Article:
Big heart, tiny ways: meet Baileyton’s Orby Shedd


Orby Shedd at his home in Baileyton / W.C. Mann

BAILEYTON – There is a man named Shedd whose accomplishments are well-known in east Cullman County.  State Rep. Randall Shedd . . . is his nephew.  Orby V. Shedd is a quiet, unassuming man who has made a name for himself by giving attention to little things; his lifelong hobby has been producing detailed miniatures, from tiny tools to complete buildings, from discarded materials.  This week, he sat down with The Tribune to talk about his work and the life behind it.

“Back to my childhood,” began Shedd, “I built a little chopping axe.  When I was just a little old bitty kid, I built one, and everybody got amazed about it.  I’ve always thought of it, and I started building different things when I was younger.  After I retired, I just made a hobby of it.”

When Shedd talks about retirement, you might need to ask him “Which time?”  He’s done a lot of things, and officially retired twice.

Shedd served a short stint in the U.S. Army during the Korean War.  Remaining stateside through the conflict, he worked in training operations at Fort Campbell, Kentucky as a member of the 3rd Armored Division, and at Fort Benning, Georgia with the 11th Airborne.  When asked if he enjoyed jumping out of planes, he chuckled and responded, “Not really.”

Shedd had been a boxer since his teen years when, according to son Dale, he owned two pairs of gloves: “one for him and one for anyone who wanted to fight him.”  He earned extra money in his Army paychecks by putting on matches for entertainment at military installations.  A lightweight class fighter, he was never defeated, though a Golden Gloves champion from New York once fought him to a declared draw.

After he was discharged from the Army in Kentucky, Shedd relocated to Nashville, where he took his G.I. Bill to barber school and opened his own shop after graduation; staying there until 1972, long enough for an official retirement through the barbers’ union.  Shedd also took to building and remodeling houses with his own work crew.  He was an active Freemason, at one point serving as Worshipful Master of a Nashville lodge whose members included a number of country music’s high rollers.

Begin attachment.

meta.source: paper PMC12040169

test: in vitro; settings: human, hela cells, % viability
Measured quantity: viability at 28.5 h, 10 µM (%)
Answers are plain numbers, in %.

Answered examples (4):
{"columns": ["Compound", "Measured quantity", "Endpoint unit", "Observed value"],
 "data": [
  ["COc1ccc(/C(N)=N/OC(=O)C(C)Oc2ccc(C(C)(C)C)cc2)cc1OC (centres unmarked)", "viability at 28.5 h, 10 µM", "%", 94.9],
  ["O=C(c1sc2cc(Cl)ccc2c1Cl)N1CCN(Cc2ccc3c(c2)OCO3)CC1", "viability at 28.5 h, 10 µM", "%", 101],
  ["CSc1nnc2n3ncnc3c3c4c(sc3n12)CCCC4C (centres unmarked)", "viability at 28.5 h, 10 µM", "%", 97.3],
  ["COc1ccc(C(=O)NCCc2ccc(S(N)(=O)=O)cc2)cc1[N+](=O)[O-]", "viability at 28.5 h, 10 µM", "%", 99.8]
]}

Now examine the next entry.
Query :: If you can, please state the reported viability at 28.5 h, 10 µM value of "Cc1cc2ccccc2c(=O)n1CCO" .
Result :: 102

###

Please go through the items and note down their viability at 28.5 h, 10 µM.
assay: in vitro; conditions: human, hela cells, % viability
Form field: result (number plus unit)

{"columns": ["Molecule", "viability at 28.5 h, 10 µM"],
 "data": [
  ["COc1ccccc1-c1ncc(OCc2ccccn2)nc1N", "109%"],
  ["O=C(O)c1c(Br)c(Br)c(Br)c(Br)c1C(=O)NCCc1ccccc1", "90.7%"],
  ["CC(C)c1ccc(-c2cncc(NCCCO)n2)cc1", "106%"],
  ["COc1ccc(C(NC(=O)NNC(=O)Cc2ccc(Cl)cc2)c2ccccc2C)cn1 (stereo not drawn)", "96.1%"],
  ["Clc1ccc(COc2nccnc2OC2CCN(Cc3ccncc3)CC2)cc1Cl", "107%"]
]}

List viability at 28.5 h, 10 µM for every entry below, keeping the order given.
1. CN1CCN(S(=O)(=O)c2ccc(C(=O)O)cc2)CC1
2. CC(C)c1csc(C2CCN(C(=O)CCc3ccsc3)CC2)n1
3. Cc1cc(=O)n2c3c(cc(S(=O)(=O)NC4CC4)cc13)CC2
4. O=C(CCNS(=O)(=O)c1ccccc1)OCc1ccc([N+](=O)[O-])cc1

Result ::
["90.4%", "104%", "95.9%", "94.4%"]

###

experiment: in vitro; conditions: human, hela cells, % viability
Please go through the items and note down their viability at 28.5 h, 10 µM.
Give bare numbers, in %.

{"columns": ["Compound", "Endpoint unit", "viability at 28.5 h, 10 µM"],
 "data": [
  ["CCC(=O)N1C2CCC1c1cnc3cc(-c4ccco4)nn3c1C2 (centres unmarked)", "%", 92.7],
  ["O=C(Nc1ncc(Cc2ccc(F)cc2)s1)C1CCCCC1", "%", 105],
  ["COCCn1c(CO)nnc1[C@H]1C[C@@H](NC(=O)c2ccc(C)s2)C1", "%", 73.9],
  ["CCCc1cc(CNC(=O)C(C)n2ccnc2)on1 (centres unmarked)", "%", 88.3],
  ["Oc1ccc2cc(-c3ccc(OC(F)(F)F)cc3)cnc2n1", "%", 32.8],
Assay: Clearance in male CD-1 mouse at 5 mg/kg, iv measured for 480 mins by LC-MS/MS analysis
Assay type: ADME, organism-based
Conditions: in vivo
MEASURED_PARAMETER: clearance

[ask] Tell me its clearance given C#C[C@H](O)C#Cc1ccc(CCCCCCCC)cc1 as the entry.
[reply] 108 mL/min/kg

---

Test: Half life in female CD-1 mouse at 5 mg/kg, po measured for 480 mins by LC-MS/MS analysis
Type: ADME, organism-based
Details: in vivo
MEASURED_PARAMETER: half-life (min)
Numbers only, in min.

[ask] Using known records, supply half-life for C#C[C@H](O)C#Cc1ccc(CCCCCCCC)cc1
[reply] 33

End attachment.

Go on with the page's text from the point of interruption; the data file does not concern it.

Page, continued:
Early on in his Nashville days, he met and married the young lady who would spend the next 65 years of her life as Mrs. Minnie Beatrice Shedd.  She was true to her vows; in 2017, she proved that only death could part them.  

Returning with his wife and children to Alabama in 1972, Shedd settled in Baileyton where he built his family a house, dug storm shelters for numerous homes around Baileyton, and went to work for the Alabama State Highway Department, now the Alabama Department of Transportation.  From that agency he earned his second retirement.

Then he graduated from high school.  Shedd earned his GED at age 64, then went on to earn credentials from Wallace State as a social worker, alcohol and drug abuse counselor, and mental health technician.  He worked in the field for a short time with doctors at Woodland Hospital in Cullman.

He finally got around to pursuing his hobby full-time.  Shedd couldn’t recall even a ballpark figure of how many miniatures he has made over the years, but did note how far they have gone.  His works are displayed at the Arab Historic Village, Baileyton Town Hall, and at various churches, businesses and schools around the county.  There’s one at the Capitol building in Montgomery; appropriately, it’s of the Capitol building.  One of his pieces even made it into a private collection in Australia!

Shedd’s work can be incredibly detailed, and is also quite environmentally-friendly.  One of his rules for his projects is to use recycled scrap materials.  

“It has to be this way,” explained Shedd.  “It has to be out of a throw-away material that nobody would want: matchsticks, toothpicks, popsicle sticks.”

In his living room are many works, most prominent among them a model of his wife’s childhood home.  It features:

  • matchstick walls
  • toothpick window frames
  • popsicle stick trim
  • carpet remnant lawn
  • bored well with a 9-millimeter cartridge case for the shaft pipe and the aluminum collar from a pencil eraser for the bucket.
  • hundreds of “tar paper” shingles hand-cut from sandpaper

How much money has his craftiness earned for him over the years?  None.  Shedd has never charged any person or group for any piece he has made for them.  

“God give me the talent for it,” said Shedd, “and I said I’d charge nothing for it to nobody.  I’ve never charged any for anything.  If I had to take pay for it, I wouldn’t make it!  I’ve just always enjoyed building, and after I retired here, I just did it as a hobby.”

The Shedds had two children, five grandchildren, several great-grandchildren and even one great-great-grandchild before Mrs. Shedd’s passing.  When asked what he would like people to remember about him, Shedd paused for a moment, then responded, “Well, that’s a hard question.”  Glancing at his son Dale, he continued, “I lost my wife the early part of last year, and lost my daughter this December, and I guess I’d say I’d like people to know I had a great family.”

Collections of Orby Shedd’s miniatures may be viewed at Baileyton Town Hall and the Arab Historic Village.

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